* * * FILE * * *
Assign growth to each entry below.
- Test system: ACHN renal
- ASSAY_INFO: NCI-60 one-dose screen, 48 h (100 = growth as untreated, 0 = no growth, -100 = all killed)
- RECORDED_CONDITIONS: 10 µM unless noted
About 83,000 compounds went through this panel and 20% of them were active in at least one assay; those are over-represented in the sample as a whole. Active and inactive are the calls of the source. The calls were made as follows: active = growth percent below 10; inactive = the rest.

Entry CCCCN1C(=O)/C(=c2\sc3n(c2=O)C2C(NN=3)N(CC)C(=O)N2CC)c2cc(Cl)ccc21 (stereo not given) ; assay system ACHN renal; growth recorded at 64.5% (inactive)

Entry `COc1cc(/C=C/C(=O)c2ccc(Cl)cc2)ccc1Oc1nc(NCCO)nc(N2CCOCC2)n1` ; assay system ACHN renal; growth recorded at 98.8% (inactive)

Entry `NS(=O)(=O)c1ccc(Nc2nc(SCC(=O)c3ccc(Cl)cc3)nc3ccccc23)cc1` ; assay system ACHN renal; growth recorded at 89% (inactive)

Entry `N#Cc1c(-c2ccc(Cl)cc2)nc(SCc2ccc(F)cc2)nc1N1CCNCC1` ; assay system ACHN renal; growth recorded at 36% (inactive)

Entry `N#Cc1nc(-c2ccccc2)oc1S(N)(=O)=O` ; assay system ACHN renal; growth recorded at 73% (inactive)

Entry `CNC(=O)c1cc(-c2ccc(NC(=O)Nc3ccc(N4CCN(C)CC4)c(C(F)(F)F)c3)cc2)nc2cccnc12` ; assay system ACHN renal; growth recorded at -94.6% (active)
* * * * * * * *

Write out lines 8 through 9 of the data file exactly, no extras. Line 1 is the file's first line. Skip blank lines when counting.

Entry `NS(=O)(=O)c1ccc(Nc2nc(SCC(=O)c3ccc(Cl)cc3)nc3ccccc23)cc1` ; assay system ACHN renal; growth recorded at 89% (inactive)

Entry `N#Cc1c(-c2ccc(Cl)cc2)nc(SCc2ccc(F)cc2)nc1N1CCNCC1` ; assay system ACHN renal; growth recorded at 36% (inactive)